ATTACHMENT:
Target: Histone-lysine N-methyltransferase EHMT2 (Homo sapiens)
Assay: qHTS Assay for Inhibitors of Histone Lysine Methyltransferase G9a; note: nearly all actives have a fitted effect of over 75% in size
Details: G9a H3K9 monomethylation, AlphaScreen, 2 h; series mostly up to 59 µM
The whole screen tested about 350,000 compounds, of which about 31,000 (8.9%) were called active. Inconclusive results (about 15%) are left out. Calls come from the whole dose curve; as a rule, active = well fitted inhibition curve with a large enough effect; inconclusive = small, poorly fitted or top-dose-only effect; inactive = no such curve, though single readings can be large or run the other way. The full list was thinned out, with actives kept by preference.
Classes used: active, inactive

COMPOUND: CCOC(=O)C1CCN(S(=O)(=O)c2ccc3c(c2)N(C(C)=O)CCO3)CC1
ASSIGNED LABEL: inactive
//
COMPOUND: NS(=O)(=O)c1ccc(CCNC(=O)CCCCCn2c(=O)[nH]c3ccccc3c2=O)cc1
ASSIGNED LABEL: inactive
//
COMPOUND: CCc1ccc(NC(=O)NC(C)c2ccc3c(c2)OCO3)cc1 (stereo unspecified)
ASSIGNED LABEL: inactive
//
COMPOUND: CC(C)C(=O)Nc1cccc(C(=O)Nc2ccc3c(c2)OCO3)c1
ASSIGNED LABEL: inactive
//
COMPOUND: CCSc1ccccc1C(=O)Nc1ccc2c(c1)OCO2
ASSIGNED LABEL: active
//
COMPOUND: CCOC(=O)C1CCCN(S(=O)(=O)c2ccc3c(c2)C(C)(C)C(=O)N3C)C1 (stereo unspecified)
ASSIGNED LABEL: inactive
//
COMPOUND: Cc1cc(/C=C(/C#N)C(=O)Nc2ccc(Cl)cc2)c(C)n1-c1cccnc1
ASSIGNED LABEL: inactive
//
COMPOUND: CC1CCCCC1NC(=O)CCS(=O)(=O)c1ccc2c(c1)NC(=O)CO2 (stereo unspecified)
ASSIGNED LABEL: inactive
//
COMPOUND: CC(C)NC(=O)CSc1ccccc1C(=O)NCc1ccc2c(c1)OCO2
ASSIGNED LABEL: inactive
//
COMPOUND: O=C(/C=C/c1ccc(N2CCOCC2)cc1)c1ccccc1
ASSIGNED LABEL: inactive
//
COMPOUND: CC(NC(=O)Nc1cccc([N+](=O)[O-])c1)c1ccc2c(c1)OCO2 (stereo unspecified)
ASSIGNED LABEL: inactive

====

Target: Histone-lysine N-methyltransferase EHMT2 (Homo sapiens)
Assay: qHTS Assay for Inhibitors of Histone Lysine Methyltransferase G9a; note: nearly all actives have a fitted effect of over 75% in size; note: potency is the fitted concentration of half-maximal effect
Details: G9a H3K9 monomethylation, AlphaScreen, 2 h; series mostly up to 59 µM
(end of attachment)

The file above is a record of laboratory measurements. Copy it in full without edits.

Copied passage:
Target: Histone-lysine N-methyltransferase EHMT2 (Homo sapiens)
Assay: qHTS Assay for Inhibitors of Histone Lysine Methyltransferase G9a; note: nearly all actives have a fitted effect of over 75% in size
Details: G9a H3K9 monomethylation, AlphaScreen, 2 h; series mostly up to 59 µM
The whole screen tested about 350,000 compounds, of which about 31,000 (8.9%) were called active. Inconclusive results (about 15%) are left out. Calls come from the whole dose curve; as a rule, active = well fitted inhibition curve with a large enough effect; inconclusive = small, poorly fitted or top-dose-only effect; inactive = no such curve, though single readings can be large or run the other way. The full list was thinned out, with actives kept by preference.
Classes used: active, inactive

COMPOUND: CCOC(=O)C1CCN(S(=O)(=O)c2ccc3c(c2)N(C(C)=O)CCO3)CC1
ASSIGNED LABEL: inactive
//
COMPOUND: NS(=O)(=O)c1ccc(CCNC(=O)CCCCCn2c(=O)[nH]c3ccccc3c2=O)cc1
ASSIGNED LABEL: inactive
//
COMPOUND: CCc1ccc(NC(=O)NC(C)c2ccc3c(c2)OCO3)cc1 (stereo unspecified)
ASSIGNED LABEL: inactive
//
COMPOUND: CC(C)C(=O)Nc1cccc(C(=O)Nc2ccc3c(c2)OCO3)c1
ASSIGNED LABEL: inactive
//
COMPOUND: CCSc1ccccc1C(=O)Nc1ccc2c(c1)OCO2
ASSIGNED LABEL: active
//
COMPOUND: CCOC(=O)C1CCCN(S(=O)(=O)c2ccc3c(c2)C(C)(C)C(=O)N3C)C1 (stereo unspecified)
ASSIGNED LABEL: inactive
//
COMPOUND: Cc1cc(/C=C(/C#N)C(=O)Nc2ccc(Cl)cc2)c(C)n1-c1cccnc1
ASSIGNED LABEL: inactive
//
COMPOUND: CC1CCCCC1NC(=O)CCS(=O)(=O)c1ccc2c(c1)NC(=O)CO2 (stereo unspecified)
ASSIGNED LABEL: inactive
//
COMPOUND: CC(C)NC(=O)CSc1ccccc1C(=O)NCc1ccc2c(c1)OCO2
ASSIGNED LABEL: inactive
//
COMPOUND: O=C(/C=C/c1ccc(N2CCOCC2)cc1)c1ccccc1
ASSIGNED LABEL: inactive
//
COMPOUND: CC(NC(=O)Nc1cccc([N+](=O)[O-])c1)c1ccc2c(c1)OCO2 (stereo unspecified)
ASSIGNED LABEL: inactive

====

Target: Histone-lysine N-methyltransferase EHMT2 (Homo sapiens)
Assay: qHTS Assay for Inhibitors of Histone Lysine Methyltransferase G9a; note: nearly all actives have a fitted effect of over 75% in size; note: potency is the fitted concentration of half-maximal effect
Details: G9a H3K9 monomethylation, AlphaScreen, 2 h; series mostly up to 59 µM